(hex-a-mite-a), a free living diplomonad flagellate. Diplomonads are so-called because most members of the group have two nuclei, and have clusters of up to 4 flagella emerging from opposing sides of the cell. They arise in grooves, which are believed to correspond to the ventral grooves of the excavate flagellates. Normally associated with anoxic habitats. Diplomonads are probably best known because one their members, Giardia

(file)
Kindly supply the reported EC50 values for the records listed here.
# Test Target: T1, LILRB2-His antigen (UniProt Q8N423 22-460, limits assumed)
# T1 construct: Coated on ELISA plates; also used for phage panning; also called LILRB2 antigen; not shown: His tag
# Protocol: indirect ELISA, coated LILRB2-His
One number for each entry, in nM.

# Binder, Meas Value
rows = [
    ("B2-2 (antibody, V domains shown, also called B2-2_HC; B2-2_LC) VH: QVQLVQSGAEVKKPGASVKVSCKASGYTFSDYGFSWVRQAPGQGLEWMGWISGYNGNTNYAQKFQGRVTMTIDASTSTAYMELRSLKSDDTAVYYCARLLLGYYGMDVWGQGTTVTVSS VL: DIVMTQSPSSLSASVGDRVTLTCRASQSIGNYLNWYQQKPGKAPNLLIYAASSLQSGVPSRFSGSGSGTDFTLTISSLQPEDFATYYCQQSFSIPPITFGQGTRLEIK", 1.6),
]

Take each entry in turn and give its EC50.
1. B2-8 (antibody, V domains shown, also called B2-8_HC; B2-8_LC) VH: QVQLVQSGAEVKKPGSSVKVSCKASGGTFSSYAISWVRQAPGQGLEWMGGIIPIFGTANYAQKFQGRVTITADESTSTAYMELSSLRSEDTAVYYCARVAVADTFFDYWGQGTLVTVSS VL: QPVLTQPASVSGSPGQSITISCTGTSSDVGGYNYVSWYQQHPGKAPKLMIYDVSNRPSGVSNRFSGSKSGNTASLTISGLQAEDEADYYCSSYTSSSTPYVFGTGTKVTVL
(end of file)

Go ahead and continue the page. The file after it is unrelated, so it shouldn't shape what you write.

, is significant as a parasite of the intestinal system, and because it is prominent in studies on the evolution of eukaryotic cells - "clinging resolutely" to the base of the eukaryotic tree as our best candidate for the most primitive eukaryote. The two nuclei are at the anterior (top) and the junction between them is seen as a dark line. The flagellar grooves and some of the flagella are evident. Phase contrast.